Sunday, December 26, 2010
It's the day of the journey and I need to give a huge THANK YOU to all who have supported the mission this year - this truly could not have been done without you and I cannot express my immense gratitude toward all who have contributed funds, those who have contributed their well wishes, prayers, emotional support, interest, insight, care; you are what keeps this going strong, so thank you from the bottom of my heart for all you've done. We are planting seeds to improve lives, and we are seeking and living out a fruitful growth for others. Sometimes, it's true, the world just needs a little nourishment, guidance, understanding in order to grow on its own - and I am floored by the number of gracious hearts I've come into contact with, encouraging that fruitful growth with your choice to give. It's a beautiful blessing and you blow me away.
A very special thank you to each of the following:
Gary and Lisa Stewart
Steven and Beth Toth
Steven G.M. Stein
David and Judy Lam
Michael and Char Seminatore
Nick and Leanne Tozzi
Paula and Robert Chess
Paul and Collette Prokopius
Glenn and Trina Hasman
Marc and Rhonda Wien
I look forward to sharing the experiences with you and will be giving it my all. I'm very thankful for all we've been able to accomplish this year and am eager to make strong, fruitful, intelligent decisions to see what more we can do in the future! Your desire to learn and your openness to give is vital in life and I thank you so much for that. Together, we can do great things. If there's one thing I've come to very much value this past year, it is the positivity of what can be done when we work together.
Happy Holidays, everyone. Please have a safe and Happy New Year! I appreciate your prayers as I head off and will look forward to sharing all I learn upon my return. If I can update from Africa, I will, but in the mean time, take care of yourselves - stay open, stay happy :) Pay it forward. To all who've reached out to help others this holiday season, thank you. No matter where it is, or what it is, it's important and it's a great thing.
Posted by Britni Tozzi at 8:10 AM
Wednesday, December 22, 2010
Sometimes we forget that something as simple as the sunrise is a miracle; another chance to see the world anew. In Maasai land, the traditional sheets worn around their bodies (called shúkà) are even more beautiful by day. A kaleidoscope of rich vibrant color folded throughout the land. It is truly breathtaking and makes you even more thankful that this culture has chosen to maintain its traditional customs in so many ways. In a world where we're seeking the fastest and newest, they're choosing the oldest. There's something to be said for getting back to basics. Much beauty to be found there. I'm thankful to have seen a great sense of contentment and liberty in simplicity.The Maasai community is often patriarchal and sometimes, but not always, polygamous. Many have a chief, or Laibon, which is a spiritual leader. Below is the chief of this village whom we had the great pleasure of greeting. As a gift for welcoming us into the community, we brought sugar and flour. I'd like to "borrow a cup of sugar" from these guys everyday. ;) In the middle of the night, it had begun to rain and a man came to take us from our tents to a school building where we could stay dry. "Who is this?" I had asked my friend. "He is the chief's son." he explained. I thought I had met about 6 or 7 of them already. It is not unusual for them to have several wives and therefore many children. Although, a good Maasai friend of mine has wishes to marry only one woman. Another great point that labels on any society or community cannot always be followed.And I awoke in the morning to the sound of a young boy shouting in the distance. Herding cattle. Cattle are incredibly important to the Maasai lifestyle. Traditionally, they would attempt to live off the cattle alone - meat, milk, sometimes the blood, but today it is not unlikely for them to also grow crops and exchange food and goods with other people, etc. Over time, with colonial progression and developments in government, the Maasai have been restricted from certain parts of the land due to governmental projects, the acquisition of private property and farming, and wildlife parks. This has caused a great stress on the Maasai, but many are still pursuing, maintaining and appreciating their traditional customs. They are, indeed, quite peaceful after all. In my time there, it was my impression that the Maasai live quite graciously off the land and have a deep respect for the world around them. It is an inspiration to me, to value what God has already put on the earth, and to use it purposefully and respectfully.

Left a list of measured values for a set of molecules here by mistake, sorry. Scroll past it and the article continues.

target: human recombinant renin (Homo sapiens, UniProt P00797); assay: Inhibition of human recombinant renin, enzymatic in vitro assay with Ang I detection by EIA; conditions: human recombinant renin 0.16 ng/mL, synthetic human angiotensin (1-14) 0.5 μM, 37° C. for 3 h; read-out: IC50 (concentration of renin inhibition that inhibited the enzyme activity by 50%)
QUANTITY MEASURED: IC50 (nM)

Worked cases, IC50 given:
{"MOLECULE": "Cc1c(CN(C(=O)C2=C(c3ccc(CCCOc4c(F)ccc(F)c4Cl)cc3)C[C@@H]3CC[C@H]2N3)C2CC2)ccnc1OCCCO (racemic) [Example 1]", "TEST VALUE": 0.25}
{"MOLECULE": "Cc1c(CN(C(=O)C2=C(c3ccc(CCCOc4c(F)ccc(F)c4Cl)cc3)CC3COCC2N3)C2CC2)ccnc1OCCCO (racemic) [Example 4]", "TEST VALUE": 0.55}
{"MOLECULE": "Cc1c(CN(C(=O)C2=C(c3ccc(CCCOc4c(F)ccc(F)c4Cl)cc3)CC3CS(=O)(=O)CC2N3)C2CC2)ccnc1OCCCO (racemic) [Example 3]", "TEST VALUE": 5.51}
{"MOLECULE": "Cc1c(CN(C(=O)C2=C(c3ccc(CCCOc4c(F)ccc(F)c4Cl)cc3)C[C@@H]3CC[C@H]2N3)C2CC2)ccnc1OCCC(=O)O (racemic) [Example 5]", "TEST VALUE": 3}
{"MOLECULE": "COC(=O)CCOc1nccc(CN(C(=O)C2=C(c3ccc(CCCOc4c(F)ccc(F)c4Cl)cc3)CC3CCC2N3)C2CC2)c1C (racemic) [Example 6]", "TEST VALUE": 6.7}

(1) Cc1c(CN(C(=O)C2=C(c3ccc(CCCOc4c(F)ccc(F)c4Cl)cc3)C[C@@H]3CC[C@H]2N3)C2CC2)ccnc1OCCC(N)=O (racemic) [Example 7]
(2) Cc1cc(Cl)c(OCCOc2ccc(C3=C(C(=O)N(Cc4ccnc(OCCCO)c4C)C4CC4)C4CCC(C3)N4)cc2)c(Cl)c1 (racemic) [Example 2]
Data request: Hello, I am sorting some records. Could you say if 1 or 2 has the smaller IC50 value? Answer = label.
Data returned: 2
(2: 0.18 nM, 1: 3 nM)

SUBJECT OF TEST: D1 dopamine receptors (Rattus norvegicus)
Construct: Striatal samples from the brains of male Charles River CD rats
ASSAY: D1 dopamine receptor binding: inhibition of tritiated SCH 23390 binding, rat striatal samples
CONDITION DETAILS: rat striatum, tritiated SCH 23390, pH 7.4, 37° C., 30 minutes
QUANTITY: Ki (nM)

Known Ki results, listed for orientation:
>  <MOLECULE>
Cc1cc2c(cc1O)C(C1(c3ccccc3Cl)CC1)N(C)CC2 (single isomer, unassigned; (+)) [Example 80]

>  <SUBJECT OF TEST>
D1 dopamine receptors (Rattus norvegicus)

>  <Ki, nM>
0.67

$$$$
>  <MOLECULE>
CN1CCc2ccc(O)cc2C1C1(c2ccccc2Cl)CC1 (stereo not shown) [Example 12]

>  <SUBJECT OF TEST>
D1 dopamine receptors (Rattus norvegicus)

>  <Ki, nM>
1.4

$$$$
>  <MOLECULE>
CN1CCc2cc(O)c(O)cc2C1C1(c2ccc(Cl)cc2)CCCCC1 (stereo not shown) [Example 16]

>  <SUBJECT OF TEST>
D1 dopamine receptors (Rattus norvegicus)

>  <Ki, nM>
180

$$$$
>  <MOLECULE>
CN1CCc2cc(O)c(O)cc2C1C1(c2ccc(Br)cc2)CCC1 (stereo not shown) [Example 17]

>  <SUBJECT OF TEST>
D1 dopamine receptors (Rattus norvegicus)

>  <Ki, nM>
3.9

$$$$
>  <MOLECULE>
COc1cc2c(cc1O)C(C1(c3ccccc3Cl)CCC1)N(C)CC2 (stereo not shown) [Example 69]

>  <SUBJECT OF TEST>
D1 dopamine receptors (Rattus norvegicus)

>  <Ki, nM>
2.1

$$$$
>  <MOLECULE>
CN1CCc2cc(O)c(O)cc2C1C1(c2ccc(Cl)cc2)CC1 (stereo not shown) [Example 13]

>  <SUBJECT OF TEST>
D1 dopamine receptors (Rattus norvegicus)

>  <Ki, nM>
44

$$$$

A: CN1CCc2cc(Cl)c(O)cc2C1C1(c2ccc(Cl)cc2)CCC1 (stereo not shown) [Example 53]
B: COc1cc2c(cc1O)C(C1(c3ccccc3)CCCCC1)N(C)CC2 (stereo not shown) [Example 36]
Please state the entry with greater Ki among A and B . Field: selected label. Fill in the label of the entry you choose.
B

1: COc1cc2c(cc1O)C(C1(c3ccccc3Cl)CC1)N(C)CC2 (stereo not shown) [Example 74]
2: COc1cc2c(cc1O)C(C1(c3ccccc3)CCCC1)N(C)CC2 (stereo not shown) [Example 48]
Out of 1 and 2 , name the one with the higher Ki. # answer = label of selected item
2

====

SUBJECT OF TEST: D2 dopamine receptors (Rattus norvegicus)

On that note, their homes, called enkaji, are made beautifully from sticks, grass, cow droppings, soil and sometimes ash.
And meet my husband! No, I kid. I kid. ;) He had asked for me to join him over by the chief so that we could marry. I jokingly said yes before learning it's no joke at all. Lesson learned. It's not unusual to marry at a very young age in this culture. His hair was incredible. Traditionally, the Maasai with longer hair were/are the warriors of the tribe. Not a bad choice for a "husband," eh?
Next up: My thank you letter to you all - the recent contributors toward the next Nairobi mission; the children's food program; all the amazing supporters - followed by a year in review. You can change a life forever by slightly altering your own, and you are. I cannot express my immense gratitude toward all who've reached out and made a difference. Thank you for being here; God bless and Happy Holidays!
Thank you, Seth Arkin, for this gracious article: Role of a Lifetime: Heading Back to Africa
Posted by Britni Tozzi at 10:52 PM